Employers also can seek to be designated by their state or local public health department as vaccinators and have vaccine shipped to them. If you wish to pursue this approach, you would need to reach out to the appropriate state departments of health for information.
Does Aetna have any restrictions on Tamiflu and Relenza? Is there any protection against people "stockpiling" the medication, leading to shortages for people who need it?
Tamiflu and Relenza are available to the Aetna membership without precertification up to two treatments per calendar year. Anti-influenza drugs are covered for both treatment and prophylaxis as prescribed by physicians. We do have a quantity limit program that allows two treatments per year; this program is standardly included on our fully-insured book of business and available to our self-insured plan sponsors. Members can go through the precert unit to get an additional prescription authorized. Up to this time, we have had no such requests. We will continually monitor the situation and will adjust our quantity limits in accordance with CDC treatment recommendations.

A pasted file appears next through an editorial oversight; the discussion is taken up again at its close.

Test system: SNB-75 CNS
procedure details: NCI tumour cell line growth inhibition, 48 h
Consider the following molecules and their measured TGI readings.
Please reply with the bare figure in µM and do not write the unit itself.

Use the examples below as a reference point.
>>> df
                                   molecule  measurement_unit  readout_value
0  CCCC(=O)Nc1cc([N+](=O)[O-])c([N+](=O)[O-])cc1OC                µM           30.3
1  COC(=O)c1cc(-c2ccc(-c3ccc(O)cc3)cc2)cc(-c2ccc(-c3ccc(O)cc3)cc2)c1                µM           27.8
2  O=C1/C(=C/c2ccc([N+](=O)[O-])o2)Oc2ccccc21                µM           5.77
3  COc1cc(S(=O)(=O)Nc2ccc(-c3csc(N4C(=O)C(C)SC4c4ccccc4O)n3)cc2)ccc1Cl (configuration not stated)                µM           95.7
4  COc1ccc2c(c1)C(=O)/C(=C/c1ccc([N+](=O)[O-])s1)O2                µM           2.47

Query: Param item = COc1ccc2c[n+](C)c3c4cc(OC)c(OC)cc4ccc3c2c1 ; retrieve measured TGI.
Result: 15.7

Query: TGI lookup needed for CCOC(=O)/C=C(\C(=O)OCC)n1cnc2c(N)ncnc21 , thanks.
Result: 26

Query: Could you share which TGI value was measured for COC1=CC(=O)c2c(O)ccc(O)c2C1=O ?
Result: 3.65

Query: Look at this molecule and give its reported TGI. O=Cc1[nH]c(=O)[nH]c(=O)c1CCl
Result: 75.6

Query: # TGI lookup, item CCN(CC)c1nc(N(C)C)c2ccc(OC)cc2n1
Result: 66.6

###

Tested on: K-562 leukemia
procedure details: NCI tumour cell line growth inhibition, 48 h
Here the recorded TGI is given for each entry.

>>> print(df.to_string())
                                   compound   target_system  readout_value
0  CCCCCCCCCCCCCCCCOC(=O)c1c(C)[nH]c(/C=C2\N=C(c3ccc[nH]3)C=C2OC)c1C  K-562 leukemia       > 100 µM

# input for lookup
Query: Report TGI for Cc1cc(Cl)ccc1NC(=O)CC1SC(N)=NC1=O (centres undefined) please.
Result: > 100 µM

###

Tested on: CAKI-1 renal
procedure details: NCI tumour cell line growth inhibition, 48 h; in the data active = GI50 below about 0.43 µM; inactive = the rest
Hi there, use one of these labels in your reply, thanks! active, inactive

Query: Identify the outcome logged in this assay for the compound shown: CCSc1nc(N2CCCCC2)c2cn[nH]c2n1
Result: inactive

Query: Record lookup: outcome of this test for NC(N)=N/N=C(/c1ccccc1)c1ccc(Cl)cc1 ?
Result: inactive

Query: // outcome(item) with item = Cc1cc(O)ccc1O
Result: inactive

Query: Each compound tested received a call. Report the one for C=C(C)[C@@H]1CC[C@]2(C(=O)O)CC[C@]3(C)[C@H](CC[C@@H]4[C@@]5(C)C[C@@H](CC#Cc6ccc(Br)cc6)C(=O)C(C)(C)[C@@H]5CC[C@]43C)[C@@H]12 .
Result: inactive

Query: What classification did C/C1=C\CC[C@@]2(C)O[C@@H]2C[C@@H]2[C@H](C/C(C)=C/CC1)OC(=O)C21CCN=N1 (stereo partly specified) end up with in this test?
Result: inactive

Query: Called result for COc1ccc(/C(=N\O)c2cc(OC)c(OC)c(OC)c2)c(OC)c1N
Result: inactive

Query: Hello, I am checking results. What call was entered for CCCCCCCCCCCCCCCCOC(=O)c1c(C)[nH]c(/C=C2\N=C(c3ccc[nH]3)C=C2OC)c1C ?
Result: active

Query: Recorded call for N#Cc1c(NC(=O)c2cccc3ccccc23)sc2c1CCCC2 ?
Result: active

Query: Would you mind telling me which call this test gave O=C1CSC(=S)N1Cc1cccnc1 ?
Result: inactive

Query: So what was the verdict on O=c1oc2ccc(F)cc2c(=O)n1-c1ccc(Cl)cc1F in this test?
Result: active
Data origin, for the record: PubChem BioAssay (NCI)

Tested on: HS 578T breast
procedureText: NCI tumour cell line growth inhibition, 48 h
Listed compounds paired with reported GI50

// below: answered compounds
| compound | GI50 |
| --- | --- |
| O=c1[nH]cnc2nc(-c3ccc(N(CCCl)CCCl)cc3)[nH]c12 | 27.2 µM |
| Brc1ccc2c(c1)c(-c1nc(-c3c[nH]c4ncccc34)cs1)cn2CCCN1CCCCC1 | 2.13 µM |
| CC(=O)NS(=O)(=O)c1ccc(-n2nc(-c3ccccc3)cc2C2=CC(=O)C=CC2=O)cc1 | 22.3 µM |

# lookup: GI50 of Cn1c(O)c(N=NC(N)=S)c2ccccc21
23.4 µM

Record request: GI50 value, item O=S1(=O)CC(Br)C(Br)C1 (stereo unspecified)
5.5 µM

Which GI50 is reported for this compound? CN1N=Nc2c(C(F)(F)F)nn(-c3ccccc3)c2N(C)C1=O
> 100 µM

Will Aetna cover claims related to the H1N1 virus under all of its products – medical, disability, AD&D and life?
H1N1 virus will be treated as any other disease under all of our plans. However, flu-related illness is not generally considered an accidental injury under an AD&D plan.
Will an H1N1 vaccine be available? Will Aetna cover it?